Posts: 53
Joined: Sat Nov 12, 2016 8:05 am
Location: NYC

Re: Anti-Sugar Elitism

Post by Smashter » Tue Feb 21, 2017 1:43 pm

BRUTE wrote:too bad studies have also shown that thin, healthy hunter gatherer tribes exert themselves a great deal LESS than most modern humans. they just sit around and do nothing.
Huh?

http://www.npr.org/sections/goatsandsod ... -gatherers

"It all adds up to about 135 minutes per day of moderate-to-vigorous physical activity. Contrast that to the current recommendations from the U.S. Office of Disease Prevention and Health Promotion of at least 150 minutes per week."

7Wannabe5
Posts: 2429
Joined: Fri Oct 18, 2013 9:03 am

Re: Anti-Sugar Elitism

Post by 7Wannabe5 » Tue Feb 21, 2017 4:54 pm

@Smashter: Interesting link. Almost perfectly correlates with the behavior of the pioneer family in 1835, and my own, much more limited experience with pretending to be a subsistence farmer with few motorized tools or scavenger/forager. If you walk around 4 miles of alleys looking for useful refuse, and then spend another solid hour or two hauling around water and wood chips in a wagon, and have nothing but a giant bowl of black currants for your lunch, you probably won't die from eating some pancakes and bacon for your dinner.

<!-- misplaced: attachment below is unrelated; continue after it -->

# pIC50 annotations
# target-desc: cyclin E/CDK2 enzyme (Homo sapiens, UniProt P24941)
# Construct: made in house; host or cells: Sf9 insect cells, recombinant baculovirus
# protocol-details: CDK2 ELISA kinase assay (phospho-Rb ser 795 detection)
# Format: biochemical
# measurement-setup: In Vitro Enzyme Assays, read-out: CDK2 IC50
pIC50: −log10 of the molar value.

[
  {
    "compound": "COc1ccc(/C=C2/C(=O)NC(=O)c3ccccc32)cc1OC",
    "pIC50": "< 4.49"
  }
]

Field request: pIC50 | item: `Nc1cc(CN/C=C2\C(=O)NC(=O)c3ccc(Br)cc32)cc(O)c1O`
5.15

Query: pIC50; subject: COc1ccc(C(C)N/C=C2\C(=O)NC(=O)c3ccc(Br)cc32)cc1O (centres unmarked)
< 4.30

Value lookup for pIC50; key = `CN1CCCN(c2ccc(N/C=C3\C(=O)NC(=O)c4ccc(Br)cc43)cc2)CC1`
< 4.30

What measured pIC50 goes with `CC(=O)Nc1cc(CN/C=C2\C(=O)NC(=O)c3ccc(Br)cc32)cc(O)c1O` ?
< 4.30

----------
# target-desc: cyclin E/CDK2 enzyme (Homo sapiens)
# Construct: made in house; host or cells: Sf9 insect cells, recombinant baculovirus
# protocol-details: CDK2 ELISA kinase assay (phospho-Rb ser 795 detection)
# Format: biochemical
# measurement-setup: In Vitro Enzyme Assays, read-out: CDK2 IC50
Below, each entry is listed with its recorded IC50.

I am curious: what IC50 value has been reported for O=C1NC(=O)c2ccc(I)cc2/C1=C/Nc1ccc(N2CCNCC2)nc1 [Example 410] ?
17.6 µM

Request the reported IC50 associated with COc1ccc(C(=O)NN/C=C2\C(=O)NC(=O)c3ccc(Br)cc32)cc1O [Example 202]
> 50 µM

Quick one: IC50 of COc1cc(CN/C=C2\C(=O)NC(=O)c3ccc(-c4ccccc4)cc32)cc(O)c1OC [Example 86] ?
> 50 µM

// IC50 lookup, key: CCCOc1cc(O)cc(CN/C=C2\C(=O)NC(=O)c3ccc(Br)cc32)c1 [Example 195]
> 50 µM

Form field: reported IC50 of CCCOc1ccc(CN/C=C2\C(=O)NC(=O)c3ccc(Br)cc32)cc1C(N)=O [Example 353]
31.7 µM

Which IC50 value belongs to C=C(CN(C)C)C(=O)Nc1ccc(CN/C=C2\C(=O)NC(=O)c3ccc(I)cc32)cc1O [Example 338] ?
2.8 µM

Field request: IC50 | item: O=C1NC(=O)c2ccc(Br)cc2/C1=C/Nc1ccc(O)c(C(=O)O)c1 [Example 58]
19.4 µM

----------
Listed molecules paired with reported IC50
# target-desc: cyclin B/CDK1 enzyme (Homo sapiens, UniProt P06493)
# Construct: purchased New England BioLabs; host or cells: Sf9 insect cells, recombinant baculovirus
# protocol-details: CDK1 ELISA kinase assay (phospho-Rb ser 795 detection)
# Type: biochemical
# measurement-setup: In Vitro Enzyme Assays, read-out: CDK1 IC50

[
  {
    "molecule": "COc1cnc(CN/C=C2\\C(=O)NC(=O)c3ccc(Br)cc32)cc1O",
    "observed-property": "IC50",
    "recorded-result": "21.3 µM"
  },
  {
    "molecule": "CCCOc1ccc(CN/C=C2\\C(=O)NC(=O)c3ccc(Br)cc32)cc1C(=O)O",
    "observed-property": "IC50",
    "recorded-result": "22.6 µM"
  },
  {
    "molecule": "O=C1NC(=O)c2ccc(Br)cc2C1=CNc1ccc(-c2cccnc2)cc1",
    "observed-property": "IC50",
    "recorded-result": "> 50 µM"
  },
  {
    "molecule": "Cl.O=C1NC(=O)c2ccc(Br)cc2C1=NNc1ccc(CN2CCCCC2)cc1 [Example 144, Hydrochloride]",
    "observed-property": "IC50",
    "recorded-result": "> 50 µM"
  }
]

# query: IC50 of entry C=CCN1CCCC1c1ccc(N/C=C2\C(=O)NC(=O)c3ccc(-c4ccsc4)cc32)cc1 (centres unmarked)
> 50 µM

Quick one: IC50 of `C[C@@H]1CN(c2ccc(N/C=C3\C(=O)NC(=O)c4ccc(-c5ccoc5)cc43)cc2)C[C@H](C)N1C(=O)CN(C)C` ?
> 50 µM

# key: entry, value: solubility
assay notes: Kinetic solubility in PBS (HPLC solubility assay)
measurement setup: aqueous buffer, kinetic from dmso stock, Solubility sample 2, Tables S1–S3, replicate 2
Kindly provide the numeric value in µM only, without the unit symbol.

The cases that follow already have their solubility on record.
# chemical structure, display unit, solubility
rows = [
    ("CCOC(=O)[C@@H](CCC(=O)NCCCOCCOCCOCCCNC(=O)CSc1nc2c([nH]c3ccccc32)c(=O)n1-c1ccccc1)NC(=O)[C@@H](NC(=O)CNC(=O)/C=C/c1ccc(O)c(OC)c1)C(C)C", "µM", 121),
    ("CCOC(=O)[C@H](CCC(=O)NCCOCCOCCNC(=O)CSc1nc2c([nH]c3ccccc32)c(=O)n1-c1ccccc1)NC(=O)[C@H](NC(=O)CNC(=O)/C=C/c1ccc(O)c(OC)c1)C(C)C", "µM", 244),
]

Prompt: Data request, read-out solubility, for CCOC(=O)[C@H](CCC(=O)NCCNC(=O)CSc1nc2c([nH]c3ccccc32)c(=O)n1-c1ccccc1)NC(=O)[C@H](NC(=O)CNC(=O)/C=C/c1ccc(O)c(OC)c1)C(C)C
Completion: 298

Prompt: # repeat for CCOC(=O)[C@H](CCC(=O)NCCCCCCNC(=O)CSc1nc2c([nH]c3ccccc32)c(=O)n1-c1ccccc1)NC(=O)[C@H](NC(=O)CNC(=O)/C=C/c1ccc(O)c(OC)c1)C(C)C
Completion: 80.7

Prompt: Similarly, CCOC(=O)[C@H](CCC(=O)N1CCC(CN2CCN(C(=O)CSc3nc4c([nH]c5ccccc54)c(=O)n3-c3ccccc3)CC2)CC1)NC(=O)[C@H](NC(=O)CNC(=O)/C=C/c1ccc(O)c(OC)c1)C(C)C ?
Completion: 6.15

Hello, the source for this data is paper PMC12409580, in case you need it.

Aggressive gardening was suggested as one possible activity in the article you linked which I also highly recommend, but I think what I refer to as "scavenge walking" is another good choice which also lends itself to frugality, improvement of environment and mental acuity. The way I do it is that I have to dress appropriately for whatever weather, and bring some bags/pack or a cart, and something on which to take notes. Then I have to go out scavenging for at least an hour or two, and I have to find at least 10 useful things, some of which may be information. Then I MUST process/upcycle the 10 things I found up at least one level that same day. (This last rule is to avoid becoming a dirty hoarder.) This activity can and should be performed in all sorts of environments from upscale urban hotel district to rural Georgia campground to middle-class suburban neighborhood. Traveling part of the distance by bike is okay, or even taking a bus to new starting point. It is WAAAAAY!!!!! more fun than going to some stupid gym or running around in circles on a track.

7Wannabe5
Posts: 2429
Joined: Fri Oct 18, 2013 9:03 am

Re: Anti-Sugar Elitism

Post by 7Wannabe5 » Wed Feb 22, 2017 7:38 pm